Needle lace, such as Venetian Gros Point, is made using a needle and thread. This is the most flexible of the lace-making arts. While some types can be made more quickly than the finest of bobbin laces, others are very time-consuming. Some purists regard needle lace as the height of lace-making. The finest antique needle laces were made from a very fine thread that is not manufactured today.
Cutwork, or whitework, is lace constructed by removing threads from a woven background, and the remaining threads wrapped or filled with embroidery.
Bobbin lace, as the name suggests, is made with bobbins and a pillow. The bobbins, turned from wood, bone, or plastic, hold threads which are woven together and held in place with pins stuck in the pattern on the pillow. The pillow contains straw, preferably oat straw or other materials such as sawdust, insulation styrofoam, or ethafoam. Also known as Bone-lace. Chantilly lace is a type of bobbin lace.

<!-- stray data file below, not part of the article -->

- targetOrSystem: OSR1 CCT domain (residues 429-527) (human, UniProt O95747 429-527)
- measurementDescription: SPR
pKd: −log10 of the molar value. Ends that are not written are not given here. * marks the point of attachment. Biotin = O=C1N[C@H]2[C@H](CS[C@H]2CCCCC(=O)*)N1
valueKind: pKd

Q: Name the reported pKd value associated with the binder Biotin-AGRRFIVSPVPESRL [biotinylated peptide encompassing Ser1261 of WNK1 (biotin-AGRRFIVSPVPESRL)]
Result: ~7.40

Tape lace makes the tape in the lace as it is worked, or uses a machine- or hand-made textile strip formed into a design, then joined and embellished with needle or bobbin lace.
Knotted lace includes macramé and tatting. Tatted lace is made with a shuttle or a tatting needle.
Crocheted lace includes Irish crochet, pineapple crochet, and filet crochet.
Knitted lace includes Shetland lace, such as the "wedding ring shawl", a lace shawl so fine that it can be pulled through a wedding ring.
Machine-made lace is any style of lace created or replicated using mechanical means.
Chemical lace: the stitching area is stitched with embroidery threads that form a continuous motif. Afterwards, the stitching areas are removed and only the embroidery remains. The stitching ground is made of a water-soluble or non-heat-resistant material.